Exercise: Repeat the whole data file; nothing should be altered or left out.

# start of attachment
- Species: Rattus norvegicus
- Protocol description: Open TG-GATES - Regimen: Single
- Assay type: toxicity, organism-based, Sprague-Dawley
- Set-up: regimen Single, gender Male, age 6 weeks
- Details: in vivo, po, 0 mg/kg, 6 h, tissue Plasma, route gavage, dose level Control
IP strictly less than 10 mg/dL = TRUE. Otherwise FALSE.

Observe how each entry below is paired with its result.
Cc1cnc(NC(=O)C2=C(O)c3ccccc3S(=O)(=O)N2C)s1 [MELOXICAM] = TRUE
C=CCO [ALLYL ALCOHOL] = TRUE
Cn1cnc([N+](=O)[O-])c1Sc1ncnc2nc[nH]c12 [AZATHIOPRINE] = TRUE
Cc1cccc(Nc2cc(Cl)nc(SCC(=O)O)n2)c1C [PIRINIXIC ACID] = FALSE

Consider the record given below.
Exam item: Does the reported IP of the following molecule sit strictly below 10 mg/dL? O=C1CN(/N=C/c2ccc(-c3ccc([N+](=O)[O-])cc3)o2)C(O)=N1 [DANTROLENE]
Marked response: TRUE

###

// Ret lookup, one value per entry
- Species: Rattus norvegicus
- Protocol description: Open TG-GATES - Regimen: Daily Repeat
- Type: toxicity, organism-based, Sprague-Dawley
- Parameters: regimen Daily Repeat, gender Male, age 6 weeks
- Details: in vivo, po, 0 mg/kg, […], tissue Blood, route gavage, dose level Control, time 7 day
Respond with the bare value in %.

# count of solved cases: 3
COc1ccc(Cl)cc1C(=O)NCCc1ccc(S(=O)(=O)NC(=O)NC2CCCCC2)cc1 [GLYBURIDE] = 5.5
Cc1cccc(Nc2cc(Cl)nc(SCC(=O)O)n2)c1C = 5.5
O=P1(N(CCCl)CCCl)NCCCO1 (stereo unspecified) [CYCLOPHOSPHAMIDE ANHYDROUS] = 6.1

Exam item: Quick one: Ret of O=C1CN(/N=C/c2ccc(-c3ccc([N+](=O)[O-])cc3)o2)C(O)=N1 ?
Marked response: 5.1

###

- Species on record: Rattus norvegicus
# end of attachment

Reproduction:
- Species: Rattus norvegicus
- Protocol description: Open TG-GATES - Regimen: Single
- Assay type: toxicity, organism-based, Sprague-Dawley
- Set-up: regimen Single, gender Male, age 6 weeks
- Details: in vivo, po, 0 mg/kg, 6 h, tissue Plasma, route gavage, dose level Control
IP strictly less than 10 mg/dL = TRUE. Otherwise FALSE.

Observe how each entry below is paired with its result.
Cc1cnc(NC(=O)C2=C(O)c3ccccc3S(=O)(=O)N2C)s1 [MELOXICAM] = TRUE
C=CCO [ALLYL ALCOHOL] = TRUE
Cn1cnc([N+](=O)[O-])c1Sc1ncnc2nc[nH]c12 [AZATHIOPRINE] = TRUE
Cc1cccc(Nc2cc(Cl)nc(SCC(=O)O)n2)c1C [PIRINIXIC ACID] = FALSE

Consider the record given below.
Exam item: Does the reported IP of the following molecule sit strictly below 10 mg/dL? O=C1CN(/N=C/c2ccc(-c3ccc([N+](=O)[O-])cc3)o2)C(O)=N1 [DANTROLENE]
Marked response: TRUE

###

// Ret lookup, one value per entry
- Species: Rattus norvegicus
- Protocol description: Open TG-GATES - Regimen: Daily Repeat
- Type: toxicity, organism-based, Sprague-Dawley
- Parameters: regimen Daily Repeat, gender Male, age 6 weeks
- Details: in vivo, po, 0 mg/kg, […], tissue Blood, route gavage, dose level Control, time 7 day
Respond with the bare value in %.

# count of solved cases: 3
COc1ccc(Cl)cc1C(=O)NCCc1ccc(S(=O)(=O)NC(=O)NC2CCCCC2)cc1 [GLYBURIDE] = 5.5
Cc1cccc(Nc2cc(Cl)nc(SCC(=O)O)n2)c1C = 5.5
O=P1(N(CCCl)CCCl)NCCCO1 (stereo unspecified) [CYCLOPHOSPHAMIDE ANHYDROUS] = 6.1

Exam item: Quick one: Ret of O=C1CN(/N=C/c2ccc(-c3ccc([N+](=O)[O-])cc3)o2)C(O)=N1 ?
Marked response: 5.1

###

- Species on record: Rattus norvegicus